The Preacher and the Text

For homileticians, there is the preacher and the biblical text.
Without these there is no mouthpiece, but, more importantly,
without the text there is nothing to preach. The preacher needs
the text and the texts needs a preacher. The two are integrally
intertwined. Paul reminds us in Romans 10:14, “And how can
they hear without someone preaching to them?” Yet, as we
know, God empowers the Word itself to speak, even to preach to
people in far-flung places where the flesh of a mouthpiece is
absent. We’re told that the Lord’s word goes out from his mouth:
“It will not return to me empty, but will accomplish what I desire
and achieve the purpose for which I sent it” (Is. 55:11).
These are reassuring words. God’s Word read or preached
accomplishes the purposes of the Lord in the lives of men and
women, boys and girls. And, amazingly, the Lord uses the
preacher and the text to achieve his desired intentions. This
edition of The Journal of the Evangelical Homiletics Society both
preacher and text are explored.

May “Flights of Angels Sing Thee to Thy Rest” My Reflections on the Speech of King Charles III

Queen Elizabeth II was the longest reigning monarch in British history. After serving her people well for 70 years, on Thursday, Sept. 8th, 2022, at the ripe age of 96, Queen Elisabeth II passed away at her summer home, Balmoral Castle in Scotland. Immediately after her passing, her heir, Charles, the Prince of Wales, ascended to the throne, becoming King Charles III. In this momentous historical context, fraught with sorrow over the queen’s passing and laden with questions about the future of the British monarchy, one of the new king’s first responsibilities was to deliver a speech. It would be a speech that could make, break, or damage his reign and the future of monarchy. The delivery of the new king’s speech was no light matter. The long historical arc of communication has taught us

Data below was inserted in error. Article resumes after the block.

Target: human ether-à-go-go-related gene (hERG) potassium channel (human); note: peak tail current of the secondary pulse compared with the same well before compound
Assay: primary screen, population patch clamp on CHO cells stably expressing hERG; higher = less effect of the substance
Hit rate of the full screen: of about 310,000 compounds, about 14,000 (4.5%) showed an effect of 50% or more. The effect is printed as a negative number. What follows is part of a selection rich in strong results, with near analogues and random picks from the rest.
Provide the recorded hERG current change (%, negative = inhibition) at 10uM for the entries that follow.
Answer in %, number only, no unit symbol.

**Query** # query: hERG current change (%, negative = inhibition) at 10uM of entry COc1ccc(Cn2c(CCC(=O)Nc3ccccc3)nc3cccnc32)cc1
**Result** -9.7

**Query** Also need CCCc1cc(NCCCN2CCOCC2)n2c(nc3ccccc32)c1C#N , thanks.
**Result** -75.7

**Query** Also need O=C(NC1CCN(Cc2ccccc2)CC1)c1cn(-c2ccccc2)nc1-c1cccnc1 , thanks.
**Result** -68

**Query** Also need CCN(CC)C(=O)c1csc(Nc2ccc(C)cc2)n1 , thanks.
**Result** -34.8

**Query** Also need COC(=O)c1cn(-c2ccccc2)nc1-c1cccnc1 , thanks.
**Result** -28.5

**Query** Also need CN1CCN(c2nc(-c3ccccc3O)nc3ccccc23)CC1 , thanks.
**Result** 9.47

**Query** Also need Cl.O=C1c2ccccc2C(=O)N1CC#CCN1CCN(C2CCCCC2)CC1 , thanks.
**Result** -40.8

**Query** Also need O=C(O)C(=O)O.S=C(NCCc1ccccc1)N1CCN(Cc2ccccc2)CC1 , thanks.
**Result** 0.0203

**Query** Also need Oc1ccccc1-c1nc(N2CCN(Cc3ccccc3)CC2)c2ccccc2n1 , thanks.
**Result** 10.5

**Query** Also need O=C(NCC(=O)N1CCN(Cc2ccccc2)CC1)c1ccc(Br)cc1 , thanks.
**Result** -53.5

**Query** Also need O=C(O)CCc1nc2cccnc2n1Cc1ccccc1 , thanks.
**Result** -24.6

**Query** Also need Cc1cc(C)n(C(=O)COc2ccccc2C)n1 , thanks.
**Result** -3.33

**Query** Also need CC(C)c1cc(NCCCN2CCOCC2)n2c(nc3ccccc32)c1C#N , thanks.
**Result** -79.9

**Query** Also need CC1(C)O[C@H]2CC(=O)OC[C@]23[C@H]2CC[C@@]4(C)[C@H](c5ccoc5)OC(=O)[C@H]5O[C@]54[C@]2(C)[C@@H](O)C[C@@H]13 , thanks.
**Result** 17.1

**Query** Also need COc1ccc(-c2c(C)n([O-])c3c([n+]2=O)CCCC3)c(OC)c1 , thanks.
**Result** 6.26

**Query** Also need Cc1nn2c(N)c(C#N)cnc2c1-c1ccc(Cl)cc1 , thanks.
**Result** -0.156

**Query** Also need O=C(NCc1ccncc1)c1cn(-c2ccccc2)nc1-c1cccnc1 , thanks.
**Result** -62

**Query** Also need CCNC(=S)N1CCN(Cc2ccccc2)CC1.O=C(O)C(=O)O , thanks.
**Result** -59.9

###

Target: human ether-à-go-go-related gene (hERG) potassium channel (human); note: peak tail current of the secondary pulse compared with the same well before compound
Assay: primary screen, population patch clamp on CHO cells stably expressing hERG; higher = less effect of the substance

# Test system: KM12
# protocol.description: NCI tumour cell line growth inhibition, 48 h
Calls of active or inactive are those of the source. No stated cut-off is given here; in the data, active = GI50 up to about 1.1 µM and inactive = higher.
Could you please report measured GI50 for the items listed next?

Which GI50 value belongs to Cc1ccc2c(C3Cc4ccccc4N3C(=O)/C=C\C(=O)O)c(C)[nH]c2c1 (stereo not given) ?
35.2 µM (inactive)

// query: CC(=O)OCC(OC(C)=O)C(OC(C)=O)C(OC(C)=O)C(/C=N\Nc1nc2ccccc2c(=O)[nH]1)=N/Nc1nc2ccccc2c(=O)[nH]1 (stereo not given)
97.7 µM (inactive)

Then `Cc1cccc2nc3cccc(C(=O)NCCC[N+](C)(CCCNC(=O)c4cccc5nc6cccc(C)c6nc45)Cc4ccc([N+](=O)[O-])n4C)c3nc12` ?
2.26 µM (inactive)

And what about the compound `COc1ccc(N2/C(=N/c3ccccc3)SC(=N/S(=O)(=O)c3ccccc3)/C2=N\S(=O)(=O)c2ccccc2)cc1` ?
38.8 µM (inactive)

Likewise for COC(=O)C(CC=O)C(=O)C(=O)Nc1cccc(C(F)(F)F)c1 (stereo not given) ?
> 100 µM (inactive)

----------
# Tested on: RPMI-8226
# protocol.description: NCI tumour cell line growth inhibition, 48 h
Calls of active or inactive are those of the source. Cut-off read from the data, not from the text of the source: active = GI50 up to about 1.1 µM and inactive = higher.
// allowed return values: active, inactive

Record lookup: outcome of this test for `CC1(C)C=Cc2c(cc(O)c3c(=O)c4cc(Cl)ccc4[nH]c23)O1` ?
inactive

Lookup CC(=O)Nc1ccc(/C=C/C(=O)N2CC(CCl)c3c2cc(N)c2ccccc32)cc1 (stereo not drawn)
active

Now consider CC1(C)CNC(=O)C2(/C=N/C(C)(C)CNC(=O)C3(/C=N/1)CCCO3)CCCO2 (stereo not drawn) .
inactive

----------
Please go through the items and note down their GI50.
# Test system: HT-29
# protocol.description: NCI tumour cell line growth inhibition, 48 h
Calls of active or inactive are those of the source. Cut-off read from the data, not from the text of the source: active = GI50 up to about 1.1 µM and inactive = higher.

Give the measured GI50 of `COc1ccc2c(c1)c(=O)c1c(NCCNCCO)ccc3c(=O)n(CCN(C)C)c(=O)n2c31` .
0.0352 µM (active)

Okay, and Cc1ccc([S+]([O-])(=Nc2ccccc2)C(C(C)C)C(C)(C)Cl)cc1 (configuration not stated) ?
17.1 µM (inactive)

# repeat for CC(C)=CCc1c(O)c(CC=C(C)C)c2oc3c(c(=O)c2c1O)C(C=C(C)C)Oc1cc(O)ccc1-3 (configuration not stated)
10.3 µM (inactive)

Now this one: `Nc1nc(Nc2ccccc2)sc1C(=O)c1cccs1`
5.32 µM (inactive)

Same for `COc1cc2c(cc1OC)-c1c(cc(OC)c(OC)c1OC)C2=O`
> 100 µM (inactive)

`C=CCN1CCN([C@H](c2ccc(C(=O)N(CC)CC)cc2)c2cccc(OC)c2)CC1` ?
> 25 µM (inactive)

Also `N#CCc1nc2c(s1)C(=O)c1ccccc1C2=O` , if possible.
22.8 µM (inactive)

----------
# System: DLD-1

that some speeches outlive their delivery, impacting people for good for years and for generations to come; the Gettysburg Address, delivered by Abraham Lincoln, 16th President of the United States in 1863, and the I Have a Dream speech, delivered by Rev. Dr. Martin Luther King, Jr., a Baptist Minister, 100 years later in 1963, serve as classic examples.
With so much at stake in this moment, what would the new king say? What would be the content of the speech? Would he use vivid verbs and robust nouns? What imagery would he employ to make clear his ideas and thoughts? Will he speak in such a way that the United Kingdom, the Commonwealth, and the world will listen? I watched the video of King Charles III speech several times. In my professional judgement, the speech was wonderful, powerful—well delivered. As I watched and listened, I concluded before God that biblical preachers and communicators could learn a number of important lessons from the new King’s speech. In the remainder of this editorial, I will
focus on two lessons.

“A Solemn Thing” John A. Broadus’s Homiletical Theory, Pedagogical Method, and Contemporary Impact

John Albert Broadus writes, “It is a solemn thing to preach the
gospel, and therefore a solemn thing to attempt instruction or
even suggestion as to the means of preaching well.”1 While many
contemporary preachers may not be familiar with Broadus,
modern evangelical preaching is largely shaped by his
homiletical influence. For example, Fasol in his work, With a Bible
in Their Hands comments, “Generations of preachers—Southern